It was Sunday evening, and Dr Tony Goddard was getting ready to leave Leeds General Infirmary. The consultant neuroradiologist had just completed a stroke case at the hospital, part of Leeds Teaching Hospitals NHS Trust, when he was alerted that another patient was coming in.
That patient, Mike Wood, 57, suffered a stroke in his kitchen and was on his way to the hospital via ambulance, having been discovered by his wife, Julie. When he arrived, Mr Wood was met and assessed by a BAT nurse—BAT stands for Brain Attack Team. His symptoms at this time included right-sided weakness, eye deviation, confusion and the inability to speak. His National Institutes of Health Stroke Scale (NIHSS) score was 18, indicating a potentially severe stroke. A non-contrast CT scan was quickly performed, followed by CTA and CT perfusion scans.
Leeds Teaching Hospitals are equipped with RapidAI imaging technology, which uses artificial intelligence to quickly analyse a patient’s brain scans and deliver results to doctors within minutes—allowing Dr Goddard and the Brain Attack Team fast access to real-time views of Mr Wood’s brain. They could quickly see that a blood vessel was blocked, how much blood was flowing through, how much of his brain had likely “died” and how much could potentially be saved. This information helped Dr Goddard make the decision to perform a mechanical thrombectomy, the procedure that would remove the clot and restore blood flow to Mr Wood’s brain. He said the Rapid CTP results were especially useful in determining the amount of tissue at risk of becoming infarcted if the procedure was not performed immediately. “The CT perfusion results were very helpful and allowed us to make a very quick decision,” Dr Goddard said. “Just looking at the results, you could see the patient had a huge amount of salvageable tissue.”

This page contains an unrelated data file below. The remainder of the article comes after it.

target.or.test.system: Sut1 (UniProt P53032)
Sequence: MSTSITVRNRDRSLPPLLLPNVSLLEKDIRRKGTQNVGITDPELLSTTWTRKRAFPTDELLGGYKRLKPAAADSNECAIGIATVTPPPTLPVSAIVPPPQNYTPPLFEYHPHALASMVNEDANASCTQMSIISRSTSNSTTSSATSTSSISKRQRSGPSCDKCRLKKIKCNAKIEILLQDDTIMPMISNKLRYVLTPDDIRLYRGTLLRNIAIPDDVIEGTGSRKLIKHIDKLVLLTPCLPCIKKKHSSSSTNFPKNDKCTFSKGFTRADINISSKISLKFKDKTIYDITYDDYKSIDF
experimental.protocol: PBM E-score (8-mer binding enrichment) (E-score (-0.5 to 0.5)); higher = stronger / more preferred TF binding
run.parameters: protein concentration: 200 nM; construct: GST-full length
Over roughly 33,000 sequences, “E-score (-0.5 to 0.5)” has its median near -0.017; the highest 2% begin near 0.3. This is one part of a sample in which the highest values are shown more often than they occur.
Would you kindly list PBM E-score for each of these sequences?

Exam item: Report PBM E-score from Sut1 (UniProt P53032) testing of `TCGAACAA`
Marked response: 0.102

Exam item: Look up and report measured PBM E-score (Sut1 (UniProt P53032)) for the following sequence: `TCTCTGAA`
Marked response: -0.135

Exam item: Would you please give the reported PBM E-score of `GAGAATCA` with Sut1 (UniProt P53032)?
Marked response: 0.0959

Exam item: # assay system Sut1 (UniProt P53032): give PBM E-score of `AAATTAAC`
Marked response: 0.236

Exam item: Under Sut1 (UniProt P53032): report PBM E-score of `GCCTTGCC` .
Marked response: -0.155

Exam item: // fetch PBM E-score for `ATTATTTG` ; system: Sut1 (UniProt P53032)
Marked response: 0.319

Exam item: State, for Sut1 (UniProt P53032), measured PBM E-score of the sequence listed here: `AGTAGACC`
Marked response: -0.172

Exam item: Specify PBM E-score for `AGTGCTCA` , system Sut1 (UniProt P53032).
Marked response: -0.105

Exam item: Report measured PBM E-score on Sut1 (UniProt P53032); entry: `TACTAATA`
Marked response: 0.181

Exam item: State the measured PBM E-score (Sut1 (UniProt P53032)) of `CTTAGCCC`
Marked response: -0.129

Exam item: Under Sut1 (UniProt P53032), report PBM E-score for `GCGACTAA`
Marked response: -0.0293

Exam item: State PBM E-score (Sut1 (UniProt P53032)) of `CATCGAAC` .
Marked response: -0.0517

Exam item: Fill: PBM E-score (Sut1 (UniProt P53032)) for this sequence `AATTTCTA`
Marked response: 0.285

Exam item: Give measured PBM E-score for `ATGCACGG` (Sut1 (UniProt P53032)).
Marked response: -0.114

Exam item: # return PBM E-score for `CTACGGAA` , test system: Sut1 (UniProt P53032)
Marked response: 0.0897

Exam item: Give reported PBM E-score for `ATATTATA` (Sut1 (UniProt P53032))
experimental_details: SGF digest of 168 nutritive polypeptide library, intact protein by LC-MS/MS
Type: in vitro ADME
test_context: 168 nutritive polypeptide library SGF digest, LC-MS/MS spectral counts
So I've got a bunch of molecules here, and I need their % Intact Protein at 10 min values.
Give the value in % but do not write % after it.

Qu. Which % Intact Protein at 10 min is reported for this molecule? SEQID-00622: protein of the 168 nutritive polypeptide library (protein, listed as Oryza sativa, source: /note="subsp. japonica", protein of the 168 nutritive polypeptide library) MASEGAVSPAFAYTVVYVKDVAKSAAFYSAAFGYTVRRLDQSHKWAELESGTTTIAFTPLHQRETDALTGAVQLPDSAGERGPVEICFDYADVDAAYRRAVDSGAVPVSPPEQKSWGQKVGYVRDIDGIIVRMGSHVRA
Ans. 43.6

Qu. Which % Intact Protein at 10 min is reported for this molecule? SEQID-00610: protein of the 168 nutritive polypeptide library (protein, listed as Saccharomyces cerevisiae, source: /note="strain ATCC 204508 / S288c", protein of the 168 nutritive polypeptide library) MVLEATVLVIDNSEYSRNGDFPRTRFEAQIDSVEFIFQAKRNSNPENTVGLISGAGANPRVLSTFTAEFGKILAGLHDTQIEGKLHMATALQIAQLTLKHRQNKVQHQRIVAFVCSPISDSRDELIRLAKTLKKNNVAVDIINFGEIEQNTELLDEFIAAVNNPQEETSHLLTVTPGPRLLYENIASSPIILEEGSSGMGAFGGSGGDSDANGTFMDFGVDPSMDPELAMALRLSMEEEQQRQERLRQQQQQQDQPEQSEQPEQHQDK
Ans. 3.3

Back in the angio suite for the second time that day, Dr Goddard used a stent retriever to successfully remove the stroke-causing blood clot through the left carotid artery. Within 24 hours, Mr Wood’s NIHSS score dropped to 7, and he was well enough to be discharged from the hospital six days after the procedure.
Dr Goddard credits a number of lucky factors that led to the success of the procedure. “It's one of those situations where everything lines up. There was no traffic for the ambulance crew, so the transfer time was quite good. He collapsed in the kitchen, so he was found immediately. We were already at the hospital (having just completed another procedure), and we had the information available to us with Rapid, which really helped to remove time from the equation.”